I can’t help but feel a bit deflated at this time of year. After the anticipation of Christmas and the flurry of gift wrapping, baking, decorating, and checking things off of numerous to-do lists, I suddenly find myself surrounded by the laundry and dishes of every day life with no routine for accomplishing what needs to be done.
The joy of the Christmas season is in my heart, but the physical work of a mother and housewife is in my hands, its ordinary monotony contrasting sharply with the festivities of the past several days. It takes effort to return to the routine of daily family life–to once again find the rhythm that keeps our household functioning and thriving.
As I was folding laundry on the eve of the feast of the Holy Family, my thoughts turned to Mary and how her life took shape after the birth of Jesus. She, too, had to establish her household routine after the excitement of that first Christmas was over. She, too, found herself washing clothes, cooking meals, and changing diapers after the event of the birth had passed and the visitors had all returned home. Perhaps she, too, even had moments in which she thought, “Is this all there is? Is this my life now? Washing and cooking and cleaning, hour after hour and day after day?”
But she carried on in faith, fulfilling the role God gave her alongside her spouse who did the same–because they knew. They knew it was God’s will that they fulfill the most insignificant aspects of their vocations to the best of their abilities. They knew they were a piece of the puzzle of God’s plan to show the world how much He loves us. They knew their example during the hidden years of their family life was just as important as the public ministry that their Son would one day step into.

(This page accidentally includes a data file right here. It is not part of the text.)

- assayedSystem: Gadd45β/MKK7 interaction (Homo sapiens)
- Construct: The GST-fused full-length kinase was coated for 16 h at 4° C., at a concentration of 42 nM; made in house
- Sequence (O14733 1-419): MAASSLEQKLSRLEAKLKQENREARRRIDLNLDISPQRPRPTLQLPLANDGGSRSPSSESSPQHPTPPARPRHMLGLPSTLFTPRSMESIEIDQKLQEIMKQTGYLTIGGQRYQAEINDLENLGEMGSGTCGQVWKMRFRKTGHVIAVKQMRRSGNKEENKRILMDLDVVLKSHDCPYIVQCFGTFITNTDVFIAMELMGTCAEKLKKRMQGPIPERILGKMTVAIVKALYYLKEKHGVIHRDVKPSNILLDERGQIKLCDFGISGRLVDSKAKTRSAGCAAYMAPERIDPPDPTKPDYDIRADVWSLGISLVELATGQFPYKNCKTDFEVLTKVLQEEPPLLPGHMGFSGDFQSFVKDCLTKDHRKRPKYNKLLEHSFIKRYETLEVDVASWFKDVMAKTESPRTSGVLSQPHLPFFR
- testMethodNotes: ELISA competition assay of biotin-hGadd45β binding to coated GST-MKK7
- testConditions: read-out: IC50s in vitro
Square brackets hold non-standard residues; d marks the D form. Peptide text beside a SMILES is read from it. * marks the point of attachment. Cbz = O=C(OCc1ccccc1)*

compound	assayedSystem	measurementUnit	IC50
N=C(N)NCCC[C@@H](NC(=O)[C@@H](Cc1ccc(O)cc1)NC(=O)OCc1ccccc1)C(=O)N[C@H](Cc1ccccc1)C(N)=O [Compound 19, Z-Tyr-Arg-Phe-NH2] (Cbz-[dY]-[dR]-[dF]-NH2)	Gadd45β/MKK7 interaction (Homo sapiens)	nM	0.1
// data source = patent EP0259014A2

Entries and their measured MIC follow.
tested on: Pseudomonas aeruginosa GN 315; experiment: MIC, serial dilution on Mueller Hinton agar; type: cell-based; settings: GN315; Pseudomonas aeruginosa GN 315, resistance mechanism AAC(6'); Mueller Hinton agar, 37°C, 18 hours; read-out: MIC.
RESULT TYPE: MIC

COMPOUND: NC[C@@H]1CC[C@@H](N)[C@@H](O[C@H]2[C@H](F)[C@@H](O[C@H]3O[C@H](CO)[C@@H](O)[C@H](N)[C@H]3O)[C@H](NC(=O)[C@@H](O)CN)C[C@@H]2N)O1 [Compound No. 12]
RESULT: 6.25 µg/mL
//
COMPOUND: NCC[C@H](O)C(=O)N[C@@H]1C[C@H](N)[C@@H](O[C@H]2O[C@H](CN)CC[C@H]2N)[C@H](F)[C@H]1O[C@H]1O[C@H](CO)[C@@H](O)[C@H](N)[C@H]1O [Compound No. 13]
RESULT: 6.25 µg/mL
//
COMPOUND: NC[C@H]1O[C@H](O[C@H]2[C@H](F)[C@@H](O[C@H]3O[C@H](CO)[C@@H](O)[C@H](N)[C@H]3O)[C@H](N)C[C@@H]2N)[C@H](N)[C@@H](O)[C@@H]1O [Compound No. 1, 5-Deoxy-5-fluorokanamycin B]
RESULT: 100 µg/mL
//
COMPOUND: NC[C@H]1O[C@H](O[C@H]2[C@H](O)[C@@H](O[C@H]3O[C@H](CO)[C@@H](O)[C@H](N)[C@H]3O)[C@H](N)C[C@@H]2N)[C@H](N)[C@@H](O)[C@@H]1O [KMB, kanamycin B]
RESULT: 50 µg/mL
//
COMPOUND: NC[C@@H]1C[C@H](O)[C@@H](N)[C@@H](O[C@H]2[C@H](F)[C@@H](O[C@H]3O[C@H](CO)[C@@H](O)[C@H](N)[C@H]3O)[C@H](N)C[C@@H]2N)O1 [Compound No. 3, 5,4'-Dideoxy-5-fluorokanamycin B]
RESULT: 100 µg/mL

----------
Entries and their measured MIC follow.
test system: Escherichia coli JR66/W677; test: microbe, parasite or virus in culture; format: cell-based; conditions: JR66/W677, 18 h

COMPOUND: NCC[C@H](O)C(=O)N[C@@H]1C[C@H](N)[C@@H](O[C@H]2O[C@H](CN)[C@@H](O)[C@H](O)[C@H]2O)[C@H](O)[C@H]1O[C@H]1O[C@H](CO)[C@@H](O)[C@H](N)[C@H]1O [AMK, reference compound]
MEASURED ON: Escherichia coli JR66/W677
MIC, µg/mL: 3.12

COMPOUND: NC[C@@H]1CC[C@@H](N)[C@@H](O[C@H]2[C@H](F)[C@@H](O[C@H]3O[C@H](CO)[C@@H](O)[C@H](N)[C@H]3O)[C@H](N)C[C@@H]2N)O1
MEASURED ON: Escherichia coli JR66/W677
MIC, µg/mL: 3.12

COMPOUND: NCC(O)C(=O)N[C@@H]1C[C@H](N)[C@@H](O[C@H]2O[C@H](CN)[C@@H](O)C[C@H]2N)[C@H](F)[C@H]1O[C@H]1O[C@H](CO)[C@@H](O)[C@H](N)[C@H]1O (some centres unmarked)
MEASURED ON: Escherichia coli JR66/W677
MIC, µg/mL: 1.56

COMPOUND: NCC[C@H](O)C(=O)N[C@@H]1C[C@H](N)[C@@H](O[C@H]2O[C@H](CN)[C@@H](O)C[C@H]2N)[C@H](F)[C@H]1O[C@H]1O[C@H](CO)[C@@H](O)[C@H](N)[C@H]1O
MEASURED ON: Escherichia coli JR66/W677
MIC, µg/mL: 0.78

The Son of God spent thirty years focused on living with His earthly parents as a Holy Family–thirty years focused on obeying His parents, doing His chores, and assisting His father as a carpenter. Thirty years of showing the world that it isn’t the specific accomplishments that people can see, but the way in which you direct your heart in the midst of a humble life that makes you great in the eyes of God.
“The family is . . . a school which enables men and women to grow to the full measure of their humanity . . .” Pope Benedict XVI
Jesus grew to the full measure of His humanity in a humble home with Joseph and Mary by His side. He demonstrated perfect holiness before He ever performed a public miracle. He told His heavenly Father, “Thy will be done” long before kneeling in the Garden of Gethsemane. He helped others by the work of His human hands and lived the beauty of self-donative love with His family every day in preparation for the Cross.
So, too, do we have the opportunity to grow in holiness by persevering through the daily routines of family life and living them as an answer to God’s beckoning–a beckoning to faithfully perform each of our daily duties for the saints He knows our children can be–a beckoning to imitate Mary as she so perfectly united her marriage to God and surrendered her motherhood to His will–a beckoning to recognize miracles in the mundane and joy in that which no one else can see.